Cocoa is grown in some of the most biodiverse regions of the planet, making cocoa farmers and supply chains important… Read More
The 2018 World Cocoa Foundation Partnership Meeting wrapped up less than a month ago. It was made possible by the invaluable contribution of 71 speakers who traveled from all around the world to share their expertise. Among these, some had a special role to play: the speakers on our two cocoa farmer round tables. Featuring 10 farmers from seven different cocoa origins (Belize, Brazil/Bahia, Brazil/Pará, Côte d’Ivoire, Ecuador, Ghana, and Peru), these round tables delivered very thoughtful and moving reflections as panelists talked about their hopes, concerns and challenges. Today we catch up with Lucy Addai-Poku, from Ghana; Eunice Gutzeit, from Brazil’s Pará state; and Lupita Intriago Mera, from Ecuador.
Can you introduce yourself and your farm to our readers?
Lucy Addai-Poku: I come from Ghana. I am 41, a teacher by profession and I hold a Master’s Degree in Educational Leadership. I started cocoa farming on a small scale seven years ago and I now own 2.5 hectares. My farm is situated at Asakraka ìn the Ashanti Region of Ghana.
Eunice Gutzeit: We are a family of cacao producers in the Amazon. The Panorama Farm is located in the Transamazonica region, near Uruará, in the state of Pará, Brazil. We have an area of 2,027 hectares, with 260 hectares of plantation. Our focus is on the production of fine cocoa (domestic and international market) and vertical integration with the sale of products derived from cacao (nibs and chocolate). Our vision of the future is to create better cooperation alternatives to produce with quality and sustainability!
Lupita Intriago Mera: I am 45, married, with three beautiful children. By training I am an information systems technician. Our knowledge about agriculture and cocoa came from my grandfather, who passed it on to my father and for 22 years I have been applying it myself. I have always lived in the countryside, growing fine aroma cacao, but on a diversified farm. I have a farm of 4.5 hectares with cocoa, banana, subsistence crops, poultry , piglets, timber trees and Guadua bamboo. My two oldest daughters are in University and my son is in the last year of high school. They help when their studies permit. My husband has another profession and also helps on the farm. I have been an active member of my organization, Fortaleza del Valle Corporation for past 13 years. I am a co-founder and leader of the organization, focusing mostly on political advocacy. I was recently elected as Vice President. The organization unites a total of 1,223 members, of which 923 have organic certification and the rest are in transition. We sell around 600 tons of fine aroma cocoa per year. I seek to foster more inclusion for women and youth in the organization. Our members in general are very old, which is a weak point for the sustainability of the organization.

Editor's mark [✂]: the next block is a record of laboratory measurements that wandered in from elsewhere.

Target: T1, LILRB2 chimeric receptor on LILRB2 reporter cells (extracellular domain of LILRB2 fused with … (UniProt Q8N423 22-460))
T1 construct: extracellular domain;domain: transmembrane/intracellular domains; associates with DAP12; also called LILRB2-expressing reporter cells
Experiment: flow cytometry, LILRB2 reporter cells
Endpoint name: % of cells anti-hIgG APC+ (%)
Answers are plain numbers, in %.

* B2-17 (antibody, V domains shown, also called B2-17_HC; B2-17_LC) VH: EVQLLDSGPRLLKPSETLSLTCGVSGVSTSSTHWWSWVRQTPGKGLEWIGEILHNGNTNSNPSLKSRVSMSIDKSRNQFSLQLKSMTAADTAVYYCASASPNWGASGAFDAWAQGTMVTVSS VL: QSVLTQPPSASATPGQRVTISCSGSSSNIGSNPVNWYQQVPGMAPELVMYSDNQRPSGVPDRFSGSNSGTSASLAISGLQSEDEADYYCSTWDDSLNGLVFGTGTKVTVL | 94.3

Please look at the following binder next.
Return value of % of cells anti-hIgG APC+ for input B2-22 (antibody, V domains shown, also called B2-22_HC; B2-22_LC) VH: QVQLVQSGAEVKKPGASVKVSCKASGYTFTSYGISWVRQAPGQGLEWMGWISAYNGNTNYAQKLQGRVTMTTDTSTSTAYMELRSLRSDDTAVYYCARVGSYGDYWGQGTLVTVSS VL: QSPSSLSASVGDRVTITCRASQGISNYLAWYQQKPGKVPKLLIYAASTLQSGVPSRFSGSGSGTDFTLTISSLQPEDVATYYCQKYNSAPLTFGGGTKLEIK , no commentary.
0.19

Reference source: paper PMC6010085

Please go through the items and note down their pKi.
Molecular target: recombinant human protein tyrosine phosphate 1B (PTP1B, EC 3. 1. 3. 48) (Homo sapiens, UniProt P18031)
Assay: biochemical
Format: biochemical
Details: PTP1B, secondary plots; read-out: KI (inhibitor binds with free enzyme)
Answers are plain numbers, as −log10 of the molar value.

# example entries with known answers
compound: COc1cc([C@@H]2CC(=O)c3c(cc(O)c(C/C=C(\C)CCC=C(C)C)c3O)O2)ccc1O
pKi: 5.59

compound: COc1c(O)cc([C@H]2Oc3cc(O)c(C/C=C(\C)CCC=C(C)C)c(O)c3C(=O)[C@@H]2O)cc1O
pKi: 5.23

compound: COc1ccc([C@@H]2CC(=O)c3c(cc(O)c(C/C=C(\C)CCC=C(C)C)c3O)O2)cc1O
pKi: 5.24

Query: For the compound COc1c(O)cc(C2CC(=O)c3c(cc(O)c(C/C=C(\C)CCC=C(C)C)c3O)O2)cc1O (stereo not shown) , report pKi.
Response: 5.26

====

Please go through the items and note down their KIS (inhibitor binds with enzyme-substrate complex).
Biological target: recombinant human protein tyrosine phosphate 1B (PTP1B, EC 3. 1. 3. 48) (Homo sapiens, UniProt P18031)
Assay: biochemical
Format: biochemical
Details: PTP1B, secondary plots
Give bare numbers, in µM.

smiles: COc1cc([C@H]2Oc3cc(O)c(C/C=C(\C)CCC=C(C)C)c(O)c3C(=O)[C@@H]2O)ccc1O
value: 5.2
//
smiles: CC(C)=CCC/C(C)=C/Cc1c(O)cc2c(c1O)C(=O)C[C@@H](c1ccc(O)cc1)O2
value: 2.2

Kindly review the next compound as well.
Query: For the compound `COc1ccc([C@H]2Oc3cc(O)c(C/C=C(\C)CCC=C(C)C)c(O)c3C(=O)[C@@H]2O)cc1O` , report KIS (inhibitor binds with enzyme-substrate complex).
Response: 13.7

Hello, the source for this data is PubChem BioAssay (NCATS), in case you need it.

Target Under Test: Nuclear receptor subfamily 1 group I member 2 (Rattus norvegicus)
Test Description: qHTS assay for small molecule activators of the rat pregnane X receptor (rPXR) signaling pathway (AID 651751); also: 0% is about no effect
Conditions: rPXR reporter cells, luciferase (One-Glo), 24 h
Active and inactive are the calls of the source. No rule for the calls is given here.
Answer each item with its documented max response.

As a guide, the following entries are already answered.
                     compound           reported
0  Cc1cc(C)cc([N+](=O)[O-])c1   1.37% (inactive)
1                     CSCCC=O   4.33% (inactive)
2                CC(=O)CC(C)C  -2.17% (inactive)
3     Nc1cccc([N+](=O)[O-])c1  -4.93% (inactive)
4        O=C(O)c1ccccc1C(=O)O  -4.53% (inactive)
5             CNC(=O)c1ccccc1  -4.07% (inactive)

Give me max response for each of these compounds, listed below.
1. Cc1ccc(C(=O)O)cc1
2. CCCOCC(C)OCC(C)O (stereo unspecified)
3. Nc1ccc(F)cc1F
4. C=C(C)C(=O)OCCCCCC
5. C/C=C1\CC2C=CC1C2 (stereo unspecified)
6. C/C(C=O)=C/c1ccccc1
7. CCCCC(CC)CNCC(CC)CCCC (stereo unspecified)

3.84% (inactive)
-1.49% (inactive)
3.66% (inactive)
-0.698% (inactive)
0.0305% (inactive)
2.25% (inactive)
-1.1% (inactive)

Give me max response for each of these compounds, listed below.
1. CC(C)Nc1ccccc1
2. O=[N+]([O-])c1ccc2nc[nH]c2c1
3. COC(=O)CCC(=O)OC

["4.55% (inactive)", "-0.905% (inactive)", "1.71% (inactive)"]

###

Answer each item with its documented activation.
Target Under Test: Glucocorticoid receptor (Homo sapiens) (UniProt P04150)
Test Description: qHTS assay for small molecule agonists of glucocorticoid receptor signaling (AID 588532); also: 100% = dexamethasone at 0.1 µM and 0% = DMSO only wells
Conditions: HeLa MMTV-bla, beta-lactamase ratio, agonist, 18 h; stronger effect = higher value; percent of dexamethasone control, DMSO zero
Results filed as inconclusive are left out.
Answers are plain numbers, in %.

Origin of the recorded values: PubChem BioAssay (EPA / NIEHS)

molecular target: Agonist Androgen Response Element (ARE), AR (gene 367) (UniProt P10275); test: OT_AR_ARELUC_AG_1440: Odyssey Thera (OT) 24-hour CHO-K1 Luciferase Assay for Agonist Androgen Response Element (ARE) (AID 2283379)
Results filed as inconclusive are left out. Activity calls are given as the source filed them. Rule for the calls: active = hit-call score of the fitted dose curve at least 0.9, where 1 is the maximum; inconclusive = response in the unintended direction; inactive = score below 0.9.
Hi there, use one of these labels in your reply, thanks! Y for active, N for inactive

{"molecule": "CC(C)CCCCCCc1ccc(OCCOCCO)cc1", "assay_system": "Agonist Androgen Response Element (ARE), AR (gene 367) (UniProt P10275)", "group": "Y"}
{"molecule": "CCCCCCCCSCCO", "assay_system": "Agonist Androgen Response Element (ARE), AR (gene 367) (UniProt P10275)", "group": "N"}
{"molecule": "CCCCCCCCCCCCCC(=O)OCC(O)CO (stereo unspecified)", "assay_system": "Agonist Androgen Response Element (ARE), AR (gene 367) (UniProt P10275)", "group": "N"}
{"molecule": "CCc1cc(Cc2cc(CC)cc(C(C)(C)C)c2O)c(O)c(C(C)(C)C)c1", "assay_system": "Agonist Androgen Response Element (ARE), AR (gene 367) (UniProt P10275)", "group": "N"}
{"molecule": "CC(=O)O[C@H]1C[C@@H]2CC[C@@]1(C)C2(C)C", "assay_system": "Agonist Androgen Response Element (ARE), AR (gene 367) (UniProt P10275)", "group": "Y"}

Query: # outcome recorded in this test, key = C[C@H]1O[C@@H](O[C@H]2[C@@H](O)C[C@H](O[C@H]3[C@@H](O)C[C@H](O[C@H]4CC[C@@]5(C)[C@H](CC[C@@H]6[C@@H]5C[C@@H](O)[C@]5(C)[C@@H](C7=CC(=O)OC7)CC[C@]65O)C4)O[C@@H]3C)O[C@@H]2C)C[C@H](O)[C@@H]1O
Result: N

You participated in the 2018 Partnership Meeting as speakers. How would you describe the event to someone who was not there?
Lucy: A lot of speakers shared their ideas during the 2018 Partnership Meeting. A lot of farmers also shared their stories; especially their challenges which include low price of cocoa on the world market.
Eunice: It was an event of excellence, the best I have ever had the opportunity to attend. The union of the entire cocoa chain, exchange of information with producers, participation of responsible governmental bodies, industries, … it all represented a fantastic networking opportunity, an indispensable event for those who are part of this world of cocoa! Congratulations to all who were part of this organization!
Lupita: Very interesting. I did not know that these types of events were happening. I already communicated this to the members of my organization. I realized that we are not the only ones fighting for sustainability. There are many other stakeholders who fight for this and discuss the issue internationally. What I saw in the event is that a lot of stakeholders were participating in the discussions, all the way from the producers to the last player in the chain: the traders and the ‘chocolatiers’.
What surprised you about the 2018 Partnership Meeting? What did you learn that you did not know before?